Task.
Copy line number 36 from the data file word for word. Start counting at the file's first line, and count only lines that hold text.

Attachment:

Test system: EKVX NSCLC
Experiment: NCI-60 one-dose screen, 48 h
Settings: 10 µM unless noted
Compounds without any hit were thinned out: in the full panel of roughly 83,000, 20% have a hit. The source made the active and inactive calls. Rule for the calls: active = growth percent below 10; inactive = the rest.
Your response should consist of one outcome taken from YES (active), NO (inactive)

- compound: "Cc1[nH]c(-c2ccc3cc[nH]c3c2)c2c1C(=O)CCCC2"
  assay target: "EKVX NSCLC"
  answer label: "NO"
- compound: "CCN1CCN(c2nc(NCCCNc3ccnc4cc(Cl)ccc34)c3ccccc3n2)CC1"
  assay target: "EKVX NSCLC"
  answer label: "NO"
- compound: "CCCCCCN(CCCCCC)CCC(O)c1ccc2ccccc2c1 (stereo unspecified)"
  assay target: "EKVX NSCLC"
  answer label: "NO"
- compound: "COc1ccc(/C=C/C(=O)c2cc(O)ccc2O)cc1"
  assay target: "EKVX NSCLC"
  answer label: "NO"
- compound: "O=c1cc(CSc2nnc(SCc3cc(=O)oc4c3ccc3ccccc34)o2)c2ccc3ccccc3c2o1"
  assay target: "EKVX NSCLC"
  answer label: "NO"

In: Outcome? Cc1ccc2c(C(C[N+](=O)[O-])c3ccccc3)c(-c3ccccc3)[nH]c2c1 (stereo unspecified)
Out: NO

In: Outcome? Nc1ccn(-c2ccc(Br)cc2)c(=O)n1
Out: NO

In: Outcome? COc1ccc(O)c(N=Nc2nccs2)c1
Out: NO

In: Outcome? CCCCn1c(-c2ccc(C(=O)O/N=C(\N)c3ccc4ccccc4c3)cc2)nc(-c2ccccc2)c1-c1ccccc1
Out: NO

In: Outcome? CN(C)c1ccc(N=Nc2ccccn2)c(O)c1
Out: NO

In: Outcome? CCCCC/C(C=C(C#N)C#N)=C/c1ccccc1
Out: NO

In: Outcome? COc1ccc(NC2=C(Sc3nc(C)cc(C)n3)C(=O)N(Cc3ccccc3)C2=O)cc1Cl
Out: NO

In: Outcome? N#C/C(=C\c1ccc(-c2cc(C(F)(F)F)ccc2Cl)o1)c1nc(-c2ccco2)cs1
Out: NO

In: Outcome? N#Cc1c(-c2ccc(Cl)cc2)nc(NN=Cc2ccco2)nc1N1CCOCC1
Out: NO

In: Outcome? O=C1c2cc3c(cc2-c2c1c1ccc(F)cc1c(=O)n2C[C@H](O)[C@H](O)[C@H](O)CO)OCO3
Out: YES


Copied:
Out: NO